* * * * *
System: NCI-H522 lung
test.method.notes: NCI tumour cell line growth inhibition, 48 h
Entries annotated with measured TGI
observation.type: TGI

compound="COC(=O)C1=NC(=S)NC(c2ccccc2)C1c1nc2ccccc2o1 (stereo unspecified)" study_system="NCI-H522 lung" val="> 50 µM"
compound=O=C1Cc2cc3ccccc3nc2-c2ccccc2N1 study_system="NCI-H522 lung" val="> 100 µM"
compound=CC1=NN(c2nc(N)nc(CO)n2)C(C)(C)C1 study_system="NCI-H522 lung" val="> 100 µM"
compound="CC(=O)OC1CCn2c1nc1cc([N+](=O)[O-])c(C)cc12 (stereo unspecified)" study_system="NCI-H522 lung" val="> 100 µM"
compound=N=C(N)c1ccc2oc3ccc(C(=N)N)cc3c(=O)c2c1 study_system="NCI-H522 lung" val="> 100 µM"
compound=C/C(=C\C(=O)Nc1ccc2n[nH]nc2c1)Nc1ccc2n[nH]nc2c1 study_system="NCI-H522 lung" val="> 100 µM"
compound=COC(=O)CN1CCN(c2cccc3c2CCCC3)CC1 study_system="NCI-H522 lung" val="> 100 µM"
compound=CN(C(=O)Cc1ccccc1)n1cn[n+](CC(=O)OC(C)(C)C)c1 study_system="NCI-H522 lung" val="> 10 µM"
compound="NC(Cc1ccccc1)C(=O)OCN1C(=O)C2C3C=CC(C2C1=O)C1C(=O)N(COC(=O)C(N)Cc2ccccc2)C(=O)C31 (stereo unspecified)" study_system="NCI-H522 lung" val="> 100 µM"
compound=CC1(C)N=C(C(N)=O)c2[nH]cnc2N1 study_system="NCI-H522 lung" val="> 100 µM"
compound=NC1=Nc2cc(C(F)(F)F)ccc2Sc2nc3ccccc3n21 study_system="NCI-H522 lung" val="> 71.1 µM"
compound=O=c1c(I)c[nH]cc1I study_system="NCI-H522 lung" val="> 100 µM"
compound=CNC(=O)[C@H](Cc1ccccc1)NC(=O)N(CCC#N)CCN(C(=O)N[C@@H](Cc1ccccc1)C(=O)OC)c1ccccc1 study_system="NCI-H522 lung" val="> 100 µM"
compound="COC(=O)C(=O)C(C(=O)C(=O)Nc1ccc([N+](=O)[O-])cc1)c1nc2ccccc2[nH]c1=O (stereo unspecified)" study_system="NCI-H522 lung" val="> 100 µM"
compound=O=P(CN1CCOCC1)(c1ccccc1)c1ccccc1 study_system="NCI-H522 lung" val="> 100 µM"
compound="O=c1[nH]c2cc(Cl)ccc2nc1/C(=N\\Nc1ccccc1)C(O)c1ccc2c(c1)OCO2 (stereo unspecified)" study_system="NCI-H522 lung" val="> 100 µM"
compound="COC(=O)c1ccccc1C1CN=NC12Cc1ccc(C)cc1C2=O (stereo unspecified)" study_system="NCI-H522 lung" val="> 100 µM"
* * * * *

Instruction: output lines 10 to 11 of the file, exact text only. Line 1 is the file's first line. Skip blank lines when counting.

compound=C/C(=C\C(=O)Nc1ccc2n[nH]nc2c1)Nc1ccc2n[nH]nc2c1 study_system="NCI-H522 lung" val="> 100 µM"
compound=COC(=O)CN1CCN(c2cccc3c2CCCC3)CC1 study_system="NCI-H522 lung" val="> 100 µM"